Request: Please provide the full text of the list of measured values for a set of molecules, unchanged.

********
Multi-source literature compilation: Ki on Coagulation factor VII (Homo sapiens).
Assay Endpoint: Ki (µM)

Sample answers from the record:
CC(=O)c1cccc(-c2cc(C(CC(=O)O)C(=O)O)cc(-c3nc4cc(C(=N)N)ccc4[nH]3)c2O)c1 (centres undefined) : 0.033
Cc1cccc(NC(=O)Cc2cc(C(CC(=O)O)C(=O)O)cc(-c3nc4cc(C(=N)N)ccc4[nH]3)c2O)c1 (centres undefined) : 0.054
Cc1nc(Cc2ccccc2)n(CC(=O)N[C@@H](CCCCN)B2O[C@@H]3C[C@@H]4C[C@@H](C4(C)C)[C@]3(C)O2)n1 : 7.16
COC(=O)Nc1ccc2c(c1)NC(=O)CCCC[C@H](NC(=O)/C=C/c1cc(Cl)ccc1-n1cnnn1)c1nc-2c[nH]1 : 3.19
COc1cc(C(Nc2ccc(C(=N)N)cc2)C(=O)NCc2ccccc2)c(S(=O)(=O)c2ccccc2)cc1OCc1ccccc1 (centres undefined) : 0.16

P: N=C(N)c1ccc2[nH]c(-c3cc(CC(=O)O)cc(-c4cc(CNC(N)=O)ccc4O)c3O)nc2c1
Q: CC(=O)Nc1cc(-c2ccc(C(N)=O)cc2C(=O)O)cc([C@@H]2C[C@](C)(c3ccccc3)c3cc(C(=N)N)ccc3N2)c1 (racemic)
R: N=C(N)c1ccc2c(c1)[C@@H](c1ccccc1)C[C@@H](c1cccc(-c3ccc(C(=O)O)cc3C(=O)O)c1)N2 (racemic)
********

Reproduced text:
Multi-source literature compilation: Ki on Coagulation factor VII (Homo sapiens).
Assay Endpoint: Ki (µM)

Sample answers from the record:
CC(=O)c1cccc(-c2cc(C(CC(=O)O)C(=O)O)cc(-c3nc4cc(C(=N)N)ccc4[nH]3)c2O)c1 (centres undefined) : 0.033
Cc1cccc(NC(=O)Cc2cc(C(CC(=O)O)C(=O)O)cc(-c3nc4cc(C(=N)N)ccc4[nH]3)c2O)c1 (centres undefined) : 0.054
Cc1nc(Cc2ccccc2)n(CC(=O)N[C@@H](CCCCN)B2O[C@@H]3C[C@@H]4C[C@@H](C4(C)C)[C@]3(C)O2)n1 : 7.16
COC(=O)Nc1ccc2c(c1)NC(=O)CCCC[C@H](NC(=O)/C=C/c1cc(Cl)ccc1-n1cnnn1)c1nc-2c[nH]1 : 3.19
COc1cc(C(Nc2ccc(C(=N)N)cc2)C(=O)NCc2ccccc2)c(S(=O)(=O)c2ccccc2)cc1OCc1ccccc1 (centres undefined) : 0.16

P: N=C(N)c1ccc2[nH]c(-c3cc(CC(=O)O)cc(-c4cc(CNC(N)=O)ccc4O)c3O)nc2c1
Q: CC(=O)Nc1cc(-c2ccc(C(N)=O)cc2C(=O)O)cc([C@@H]2C[C@](C)(c3ccccc3)c3cc(C(=N)N)ccc3N2)c1 (racemic)
R: N=C(N)c1ccc2c(c1)[C@@H](c1ccccc1)C[C@@H](c1cccc(-c3ccc(C(=O)O)cc3C(=O)O)c1)N2 (racemic)